The apparatus schematically shown in FIG. 1 may be incorporated within the well casing 1 through the employment of conventional constructions. As illustrated in FIG. 2, the pressure accumulator 44 of low pressure signal generator 40 may take the form of an annular housing surrounding the production casing 10. The other valving apparatus embodied in the low pressure signal generator 40, such as the chamber 41, the piston 42, the check valve 45, etc. may be incorporated in a conventional side pocket mandrel 52. Next inline is another annular accumulator 34 which comprises the pressure accumulator chamber 34a of the high pressure signal generating apparatus 30. Below this accumulator is a second side pocket mandrel 54 incorporating the cylinder 32, the floating piston 31, and the check valve 35, etc., of the high pressure signal generator 30. The components of the safety valve 20, including the piston 26 and spring 25, may be disposed in an annular housing 60 mounted immediately above the packer 5.
The specific mounting of a described apparatus within the well forms no part of the instant invention inasmuch as conventional mounting techniques may be employed.
The operation of the fluid flow valve by the method and apparatus of this invention, should now be readily apparent. As long as a significant cyclic variation is maintained in the pressure of the annulus fluid, a sufficient bias will be applied to the actuating piston of the control valve to overcome the spring bias on such valve and move the valve to its opened or closed position as the case may be. As soon as the cyclic pressure is interrupted, or significantly decreased in magnitude, the unidirectional differential pressure signal generated by the apparatus of this invention will diminish to a point that it will be unable to overcome the spring bias on the actuating piston of the valve, and the valve will move toward the position to which it is urged by the spring.
In the case of the safety valve, most catastrophic events which require the operation of the safety valve to closed position generally cause a severe disruption to the apparatus disposed at the well head. Any such disruption would immediately effect the discontinuance of the application of a cyclic pressure to the annulus fluid and the spring urging the safety valve to its closed position would be effective to promptly close the valve.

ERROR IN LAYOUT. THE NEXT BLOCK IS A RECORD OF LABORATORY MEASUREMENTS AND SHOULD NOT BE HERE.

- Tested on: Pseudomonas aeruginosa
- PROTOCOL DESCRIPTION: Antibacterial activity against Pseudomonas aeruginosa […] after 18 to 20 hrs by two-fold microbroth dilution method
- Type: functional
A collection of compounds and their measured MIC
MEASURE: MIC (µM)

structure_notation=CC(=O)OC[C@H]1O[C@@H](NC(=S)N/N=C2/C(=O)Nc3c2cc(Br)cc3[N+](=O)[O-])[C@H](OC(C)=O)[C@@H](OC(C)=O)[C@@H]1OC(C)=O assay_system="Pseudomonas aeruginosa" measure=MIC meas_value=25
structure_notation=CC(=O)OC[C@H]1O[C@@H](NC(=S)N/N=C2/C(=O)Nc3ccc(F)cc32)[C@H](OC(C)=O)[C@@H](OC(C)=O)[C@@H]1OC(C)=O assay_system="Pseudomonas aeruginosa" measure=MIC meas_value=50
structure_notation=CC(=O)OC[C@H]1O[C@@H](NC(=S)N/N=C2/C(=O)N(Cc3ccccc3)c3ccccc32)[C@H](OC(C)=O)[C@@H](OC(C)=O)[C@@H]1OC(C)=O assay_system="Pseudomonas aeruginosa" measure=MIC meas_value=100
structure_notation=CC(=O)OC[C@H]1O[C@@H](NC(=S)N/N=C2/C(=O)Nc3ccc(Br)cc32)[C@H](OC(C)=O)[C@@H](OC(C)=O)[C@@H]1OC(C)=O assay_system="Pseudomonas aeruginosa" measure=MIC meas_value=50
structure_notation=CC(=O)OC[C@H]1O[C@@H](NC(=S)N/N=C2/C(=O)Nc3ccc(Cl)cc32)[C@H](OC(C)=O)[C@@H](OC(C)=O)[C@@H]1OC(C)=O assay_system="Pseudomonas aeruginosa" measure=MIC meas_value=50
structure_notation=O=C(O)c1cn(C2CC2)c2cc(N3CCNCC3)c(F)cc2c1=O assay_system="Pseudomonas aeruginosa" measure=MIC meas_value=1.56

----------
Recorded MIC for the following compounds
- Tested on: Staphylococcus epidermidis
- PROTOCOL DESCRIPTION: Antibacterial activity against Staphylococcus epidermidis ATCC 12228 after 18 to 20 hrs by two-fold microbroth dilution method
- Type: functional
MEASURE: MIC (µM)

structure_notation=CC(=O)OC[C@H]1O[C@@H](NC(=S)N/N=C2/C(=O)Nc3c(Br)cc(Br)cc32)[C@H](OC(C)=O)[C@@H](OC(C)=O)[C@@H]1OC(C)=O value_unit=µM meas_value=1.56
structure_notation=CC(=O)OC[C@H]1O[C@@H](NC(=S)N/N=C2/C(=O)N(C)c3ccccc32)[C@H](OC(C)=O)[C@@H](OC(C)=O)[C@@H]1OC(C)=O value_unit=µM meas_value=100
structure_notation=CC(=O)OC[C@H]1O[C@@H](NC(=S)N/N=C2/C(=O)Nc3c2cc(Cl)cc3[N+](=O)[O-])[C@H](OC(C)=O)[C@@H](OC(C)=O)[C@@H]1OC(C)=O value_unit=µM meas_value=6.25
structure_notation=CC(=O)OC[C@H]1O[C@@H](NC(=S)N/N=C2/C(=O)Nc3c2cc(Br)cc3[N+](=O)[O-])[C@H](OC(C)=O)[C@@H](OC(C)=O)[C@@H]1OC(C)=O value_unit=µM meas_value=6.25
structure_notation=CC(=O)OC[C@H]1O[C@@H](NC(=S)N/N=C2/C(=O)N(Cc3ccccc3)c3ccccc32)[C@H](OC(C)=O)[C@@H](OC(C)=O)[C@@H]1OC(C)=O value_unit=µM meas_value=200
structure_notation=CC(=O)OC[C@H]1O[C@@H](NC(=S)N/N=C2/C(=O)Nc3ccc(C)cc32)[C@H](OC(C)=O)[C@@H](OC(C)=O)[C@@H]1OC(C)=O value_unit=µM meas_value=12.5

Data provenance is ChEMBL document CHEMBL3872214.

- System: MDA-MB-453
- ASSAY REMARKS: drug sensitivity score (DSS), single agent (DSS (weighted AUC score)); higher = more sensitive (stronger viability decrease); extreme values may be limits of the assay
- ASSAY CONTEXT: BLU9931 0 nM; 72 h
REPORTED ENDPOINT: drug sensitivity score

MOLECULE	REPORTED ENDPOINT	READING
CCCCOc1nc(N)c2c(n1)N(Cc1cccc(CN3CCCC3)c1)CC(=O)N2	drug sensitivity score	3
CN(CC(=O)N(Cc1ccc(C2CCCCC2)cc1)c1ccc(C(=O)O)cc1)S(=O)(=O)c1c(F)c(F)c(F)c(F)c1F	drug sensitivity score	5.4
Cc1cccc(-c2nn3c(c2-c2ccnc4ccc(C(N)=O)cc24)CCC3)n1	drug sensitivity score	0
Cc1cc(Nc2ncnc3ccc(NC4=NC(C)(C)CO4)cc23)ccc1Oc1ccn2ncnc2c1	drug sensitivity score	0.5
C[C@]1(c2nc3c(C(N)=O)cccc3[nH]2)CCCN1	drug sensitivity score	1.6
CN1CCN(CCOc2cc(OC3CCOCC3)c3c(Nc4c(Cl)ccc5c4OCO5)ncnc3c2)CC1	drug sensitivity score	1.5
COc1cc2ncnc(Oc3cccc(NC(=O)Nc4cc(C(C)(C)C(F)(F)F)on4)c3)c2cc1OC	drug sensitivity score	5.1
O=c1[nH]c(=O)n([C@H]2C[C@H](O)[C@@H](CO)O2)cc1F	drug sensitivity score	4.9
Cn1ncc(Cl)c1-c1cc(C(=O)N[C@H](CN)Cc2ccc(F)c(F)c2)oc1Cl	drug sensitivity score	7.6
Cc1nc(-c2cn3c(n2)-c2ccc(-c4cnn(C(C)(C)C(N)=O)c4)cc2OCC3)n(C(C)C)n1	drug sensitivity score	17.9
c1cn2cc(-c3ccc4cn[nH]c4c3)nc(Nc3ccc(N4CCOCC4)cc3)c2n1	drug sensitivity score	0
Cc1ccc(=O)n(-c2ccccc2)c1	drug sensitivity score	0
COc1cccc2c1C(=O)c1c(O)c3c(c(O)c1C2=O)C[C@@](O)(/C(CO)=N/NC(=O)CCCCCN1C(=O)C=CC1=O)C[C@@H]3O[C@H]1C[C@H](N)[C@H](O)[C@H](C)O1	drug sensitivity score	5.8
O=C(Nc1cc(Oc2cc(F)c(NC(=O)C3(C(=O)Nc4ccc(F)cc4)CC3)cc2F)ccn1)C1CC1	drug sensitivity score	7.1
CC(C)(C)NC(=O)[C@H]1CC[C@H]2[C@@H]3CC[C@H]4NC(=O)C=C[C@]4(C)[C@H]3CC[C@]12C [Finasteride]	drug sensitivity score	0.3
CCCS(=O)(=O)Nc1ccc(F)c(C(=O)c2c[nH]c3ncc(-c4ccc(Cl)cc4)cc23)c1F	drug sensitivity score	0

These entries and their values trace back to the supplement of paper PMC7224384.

Although the invention has been described in terms of specified embodiments which are set forth in detail, it should be understood that this is by illustration only and that the invention is not necessarily limited thereto, since alternative embodiments and operating techniques will become apparent to those skilled in the art in view of the disclosure. Accordingly, modifications are contemplated which can be made without departing from the spirit of the described invention.
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|U.S. Classification||166/374, 166/321, 166/72, 251/57|
|International Classification||E21B34/16, E21B34/10|
|Cooperative Classification||E21B34/16, E21B34/108|
|European Classification||E21B34/16, E21B34/10T|
|Jul 13, 1981||AS||Assignment|
Owner name: BAKER INTERNATIONAL CORPORATION, 500 CITY PARKWAY
Free format text: ASSIGNMENT OF ASSIGNORS INTEREST.;ASSIGNORS:MC STRAVICK, DAVID M.;AKKERMAN, NEIL H.;REEL/FRAME:003921/0412
Effective date: 19810709
|Jul 22, 1987||REMI||Maintenance fee reminder mailed|
|Dec 20, 1987||LAPS||Lapse for failure to pay maintenance fees|
|Mar 8, 1988||FP||Expired due to failure to pay maintenance fee|
Effective date: 19871220